Published on December 20th, 2010 | by Patrick Riley1
You may recall our recent discussion of the Doctor Who Reprint Society, an Internet group working to get more of the best classic Doctor Who novels back on store shelves. We recently spoke with DWRS founder Alasdair Shaw, who told us all about the society, his favourite Who novels, and how you can help the world live or relive the golden years of Doctor Who reading.
We began by simply asking Al to tell us what the DWRS is all about:
“The Doctor Who Reprint Society is here to provide a voice for all the Whovians that want to see the novels made available again. Thereâ€™s a generation of fans now who just werenâ€™t aware of Who when the books were being published as well as a collection of Who fans who only knew of the TV series and didnâ€™t discover the books until it was too late to collect them easily. I fall into the latter group myself. I became aware of the Eighth Doctor books in 1997 when I came across a copy of The Eight Doctors in a second hand bookshop. I loved it. It was very obviously a continuation of events from The TV Movie, yet as I read the last few pages it became something else as well. As the Eighth Doctor met the Seventh it became apparent to me that the books that Iâ€™d glanced over in other bookshops were more than mere novelizations of episodes I didnâ€™t recognise, they were episodes themselves. Being the continuity obsessive that I am I felt I couldnâ€™t continue with the Eighth Doctorâ€™s adventures until I had found all of the Seventh’s.
“If I could have my own shot in a TARDIS I would go back and tell myself to grab any and each book I saw. But I donâ€™t, so I formed the DWRS instead.”
As it turns out, the idea to do just that – form the DWRS – has roots not just in the classic era of the show, but also in Season 30 with David Tennant.
“The seed for the DWRS was planted when I saw Silence in the Library for the first time. I found myself nodding to the Doctorâ€™s point about the printed word. And when we were introduced to the concept of the Library having a brand new copy of every book my first thought was ‘Theyâ€™ve got a copy of Lungbarrow in there!’ In fact I like to think it was a reprint of Lungbarrow that the Doctor told Donna not to read for fear of spoilers…
“The DWRS started properly however when I got involved in a thread on Gallifrey Base about how people got hold of the books. The two methods suggested were paying silly money for the books on eBay or obtaining PDF scans of the books. A friend of mine had some of the PDF copies. I tried to read them, but they were far from ideal. The formatting was off on occasion and typos cropped up from OCR software glitches.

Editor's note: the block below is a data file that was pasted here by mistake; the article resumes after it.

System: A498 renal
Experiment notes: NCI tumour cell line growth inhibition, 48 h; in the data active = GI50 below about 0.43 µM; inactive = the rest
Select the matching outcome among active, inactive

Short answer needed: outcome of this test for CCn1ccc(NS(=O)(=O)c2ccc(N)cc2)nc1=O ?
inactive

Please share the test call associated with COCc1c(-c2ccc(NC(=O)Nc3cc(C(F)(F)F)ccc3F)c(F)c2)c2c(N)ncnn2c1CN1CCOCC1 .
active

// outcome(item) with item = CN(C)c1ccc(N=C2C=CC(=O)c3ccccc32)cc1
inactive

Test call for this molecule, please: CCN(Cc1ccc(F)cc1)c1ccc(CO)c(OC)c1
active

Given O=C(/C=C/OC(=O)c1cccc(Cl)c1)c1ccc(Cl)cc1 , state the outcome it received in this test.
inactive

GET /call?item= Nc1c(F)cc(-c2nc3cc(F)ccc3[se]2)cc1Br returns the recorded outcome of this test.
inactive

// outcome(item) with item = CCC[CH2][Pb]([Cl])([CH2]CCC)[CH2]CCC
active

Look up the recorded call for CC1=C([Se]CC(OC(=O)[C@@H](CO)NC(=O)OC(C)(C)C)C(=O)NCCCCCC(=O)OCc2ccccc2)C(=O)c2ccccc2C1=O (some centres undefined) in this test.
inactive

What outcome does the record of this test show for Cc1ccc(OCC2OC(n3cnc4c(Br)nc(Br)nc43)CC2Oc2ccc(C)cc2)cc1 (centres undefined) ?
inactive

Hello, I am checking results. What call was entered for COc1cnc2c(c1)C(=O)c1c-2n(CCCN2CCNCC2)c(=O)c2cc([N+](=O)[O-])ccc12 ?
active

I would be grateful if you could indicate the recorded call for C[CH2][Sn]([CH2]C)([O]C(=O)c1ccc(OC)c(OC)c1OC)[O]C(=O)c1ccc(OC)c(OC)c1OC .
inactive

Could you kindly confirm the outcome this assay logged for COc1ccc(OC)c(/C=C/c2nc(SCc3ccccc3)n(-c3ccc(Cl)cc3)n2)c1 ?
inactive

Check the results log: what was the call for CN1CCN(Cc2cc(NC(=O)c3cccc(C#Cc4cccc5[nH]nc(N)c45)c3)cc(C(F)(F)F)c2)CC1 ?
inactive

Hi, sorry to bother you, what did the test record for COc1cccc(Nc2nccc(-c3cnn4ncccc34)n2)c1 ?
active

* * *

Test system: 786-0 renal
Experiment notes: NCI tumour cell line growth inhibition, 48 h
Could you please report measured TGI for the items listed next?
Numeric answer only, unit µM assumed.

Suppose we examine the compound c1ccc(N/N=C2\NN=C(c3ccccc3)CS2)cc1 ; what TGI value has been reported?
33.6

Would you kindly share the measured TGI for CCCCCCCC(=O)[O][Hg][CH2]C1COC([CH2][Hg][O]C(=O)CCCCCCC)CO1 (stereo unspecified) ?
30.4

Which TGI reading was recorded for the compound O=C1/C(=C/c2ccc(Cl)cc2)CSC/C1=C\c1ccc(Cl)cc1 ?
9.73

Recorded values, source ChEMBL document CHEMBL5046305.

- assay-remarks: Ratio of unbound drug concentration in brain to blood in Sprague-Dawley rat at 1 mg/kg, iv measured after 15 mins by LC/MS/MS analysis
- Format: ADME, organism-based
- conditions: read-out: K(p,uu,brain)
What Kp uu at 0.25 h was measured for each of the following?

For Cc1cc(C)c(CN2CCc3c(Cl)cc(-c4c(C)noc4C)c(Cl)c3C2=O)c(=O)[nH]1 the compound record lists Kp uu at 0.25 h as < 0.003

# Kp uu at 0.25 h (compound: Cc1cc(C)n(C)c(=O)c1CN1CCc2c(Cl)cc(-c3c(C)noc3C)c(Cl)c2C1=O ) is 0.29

“When the idea of letting the BBC know we wanted these books came up the general feeling was that the BBC wouldnâ€™t listen to individual fans. It was at that point I formed the DWRS to be the voice of those fans that want reprints. We number over 100 now and are still growing.”
Of course, when you have a group with 100+ members, you’ll have to have leaders. Aside from Alasdair, there are two other members who play a significant role in the Reprint Society’s day-to-day activities.
“The DWRS is made up of myself, Jesse Lax and Greig Byrne.
“Jesse is the Creative Director of Kwaai Games and showcases his own art through AHiL [AllHopeisLost] Designs. I came across him while I was seeking help putting a logo together for the site on Gallifrey Base. He kindly offered to put a logo together for me, and while we were discussing design options we started talking about the DWRS and other things and when the logo was finished Jesse decided heâ€™d like to stay on and help me design a look for the site. Such is the quality of Jesseâ€™s work that I was delighted that he wanted to stay on and help.
“Greig and I met through our wives and have struck up a friendship all of our own. Apart from working on setting up the new web site Greigâ€™s experience as a writer for TheAppleGoogle and as a sports writer for the Herald (formerly known as the Glasgow Herald, a popular Scottish newspaper) is being put to good use as our resident reviewer. Greigâ€™s point of view is especially useful as heâ€™s had no experience of the books at all and only dabbled in classic Who until the new series brought Who back into fashion. He brings a fresh, non-biased view to the book reviews, as well as his own brand of humour.”
“I couldnâ€™t tell you exactly which book I read first as I devoured my first five in quick succession.”
The three of them – Jesse, Greig, and Al – seem to share a progressive vision for the DWRS that will make sure the website never stands still.
“We have quite a few developments in mind for the DWRS. When I first started the site I was a lone voice crying in the wilderness, but not unlike a certain Time Lord I seem to have acquired companions and a following. As the team and membership has grown weâ€™ve been discussing ways of expanding the DWRS site. Greig has started to review Time Wyrm: Genesys and plans to keep reviewing other Who books, Jesse is a perfectionist who canâ€™t help but work to make the site look professional. Between them theyâ€™re currently working to move us from our current server to our very own one. The new site will have a few improvements over the current one including a brand new, more user friendly, forum and regular interviews. For my own part Iâ€™ll be starting to track down authors to find out their opinions on reprints and attempt to find out who owns the rights to their books. As for other media, weâ€™re going to stay focused on the printed word.
“Ultimately the DWRS exists to get the most sought-after volumes back into the hands of fans. Of course if that happens then weâ€™d have to shut up shop and move onto the next project. Which would be arranging reprints of the Target books.”